The ruling elites of Balhae were of Goguryeo ethnic and were the custodians of the Balhae culture. Since the ruling elites of Balhae left behind the indigenous Mohe people when they took refuge to Goryeo; the culture of Balhae was not transmitted as a result. After almost two centuries under the rule of the Khitans, the Mohe people eventually founded the Jin dynasty.
The Khitans themselves eventually succumbed to the Jurchen people, the descendants of the Mohe, who founded the Jin dynasty. Jurchen proclamations emphasized the common descent of the Balhae and Jurchens from the seven Wuji (勿吉) tribes, and proclaimed "Jurchen and Balhae are from the same family". The fourth, fifth and seventh emperors of Jin were mothered by Balhae consorts. The 13th century census of Northern China by the Mongols distinguished Balhae people who belonged to khitan from other ethnic groups such as Goryeo, Khitan and Jurchen.
Government and culture
Balhae's population was composed of former Goguryeo peoples and Tungusic Mohe people in Manchuria. Because of the lack of developed agriculture also, most of the kingdom's population was semi-nomadic. The Mohe made up the working class which served the Goguryeo ruling class. Mohe people dominated common society, their influence was mainly restricted to providing labor. Nevertheless, there were instances of Mohe and other indigenous populations moving upward into the Balhae elite, however few, such as the followers of Geolsa Biu, who supported the establishment of Balhae, were awarded to the title of "Suryeong", or "chief", which is derived from Goguryeo language, people from different ethnicities play a part in the ruling elite. Another view is that Goguryeo descendants did not have political dominance, and the ruling system was open to all peoples equally. Its ruling structure was based on the military leader-priestly management structure of the Mohe tribes and also partly adapted elements from the Chinese system. After the 8th century, Balhae became more centralized, and power was consolidated around the king and the royal family.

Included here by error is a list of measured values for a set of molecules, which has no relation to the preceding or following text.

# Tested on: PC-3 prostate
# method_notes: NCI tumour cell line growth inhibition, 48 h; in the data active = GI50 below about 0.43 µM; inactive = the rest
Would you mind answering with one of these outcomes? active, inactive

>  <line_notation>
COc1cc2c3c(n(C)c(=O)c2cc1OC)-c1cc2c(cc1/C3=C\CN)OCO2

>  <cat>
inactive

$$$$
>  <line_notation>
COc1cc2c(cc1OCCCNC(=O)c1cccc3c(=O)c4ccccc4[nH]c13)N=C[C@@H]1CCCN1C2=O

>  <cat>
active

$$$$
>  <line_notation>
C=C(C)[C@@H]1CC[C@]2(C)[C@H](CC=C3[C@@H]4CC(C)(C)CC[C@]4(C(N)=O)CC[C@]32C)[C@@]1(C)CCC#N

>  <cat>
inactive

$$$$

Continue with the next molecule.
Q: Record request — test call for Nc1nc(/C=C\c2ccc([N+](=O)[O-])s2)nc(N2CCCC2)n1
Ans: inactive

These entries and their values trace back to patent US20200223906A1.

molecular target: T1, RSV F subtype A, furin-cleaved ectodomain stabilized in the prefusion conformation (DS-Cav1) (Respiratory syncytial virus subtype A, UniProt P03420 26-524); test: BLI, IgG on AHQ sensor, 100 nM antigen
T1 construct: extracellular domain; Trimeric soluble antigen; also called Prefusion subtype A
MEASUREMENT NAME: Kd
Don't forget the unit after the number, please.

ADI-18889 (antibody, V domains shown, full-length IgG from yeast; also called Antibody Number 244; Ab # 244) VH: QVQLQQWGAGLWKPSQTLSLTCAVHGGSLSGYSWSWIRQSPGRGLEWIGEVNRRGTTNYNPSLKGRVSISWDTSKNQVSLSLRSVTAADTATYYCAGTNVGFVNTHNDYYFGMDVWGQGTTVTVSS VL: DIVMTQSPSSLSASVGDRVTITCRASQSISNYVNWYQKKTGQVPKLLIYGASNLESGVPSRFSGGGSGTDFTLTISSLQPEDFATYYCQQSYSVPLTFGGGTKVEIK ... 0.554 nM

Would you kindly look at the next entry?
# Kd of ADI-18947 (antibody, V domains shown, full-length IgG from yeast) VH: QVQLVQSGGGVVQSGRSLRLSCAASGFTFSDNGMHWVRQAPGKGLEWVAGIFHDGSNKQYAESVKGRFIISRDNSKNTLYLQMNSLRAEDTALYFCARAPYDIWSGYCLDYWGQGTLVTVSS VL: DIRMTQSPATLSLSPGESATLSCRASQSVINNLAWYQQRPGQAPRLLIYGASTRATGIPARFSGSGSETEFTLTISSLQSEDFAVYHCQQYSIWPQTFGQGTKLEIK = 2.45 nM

After its founding, Balhae actively imported the culture and political system of the Tang Dynasty and the Chinese reciprocated through an account of Balhae describing it as the "flourishing land of the East (海東盛國)." The bureaucracy of Balhae was modeled after the Three Departments and Six Ministries and used Chinese characters to write their native language for administrative purposes. Balhae's aristocrats and nobility traveled to the Tang capital of Chang'an on a regular basis as ambassadors and students, many of whom went on to pass the Imperial examinations. Unlike Tang government, the Balhae "taenaesang" or the "great minister of the court" was "superior" to the other two chancelleries (the left and the right) and its system of five capitals originates from Goguryeo's administrative structure. Although Balhae was a formal vassal of the Tang Empire, it followed its own independent path, not only in its internal policies, but also in its foreign relations. Furthermore, it regarded itself as an empire, always send ambassadors to neighbor states such as Japan in an independent capacity.
The class system of Balhae society is controversial, some studies suggest there was stratified into a rigid class system similar to other Korean kingdoms. Elites tended to belong to large extended aristocratic family lines designated by surnames. The commoners in comparison had no surnames at all, and upward social mobility was virtually impossible as class and status were codified into a caste system. Other studies have shown there was a clan system but no clear division of classes existed where the position of the clan leader depended on the strength of the clan. A clan leader could become any member of the clan if he had sufficient authority. There were also religiously privileged shaman clans. The main society of the kingdom was personally free and consisted of clans.
Balhae had five capitals, fifteen provinces, and sixty-three counties. Archaeologists studying the layout of Balhae's cities have concluded that they shared features common with cities in Goguryeo, indicating that Balhae had retained cultural similarities with Goguryeo. However cities of the kingdom differed very strongly from the region, the capital of Sanggyong was organized in the way of Tang's capital of Chang'an. Residential sectors were laid out on either side of the palace surrounded by a rectangular wall.
Balhae's original capital was at Dongmo Mountain in modern Dunhua, Jilin, China. In 742 it was moved to the Central Capital in Helong, Jilin. It was moved to the Northern Capital in Ning'an, Heilongjiang in 755, to the Eastern Capital in Hunchun, Jilin in 785, and back to the Northern Capital in 794.
Language and script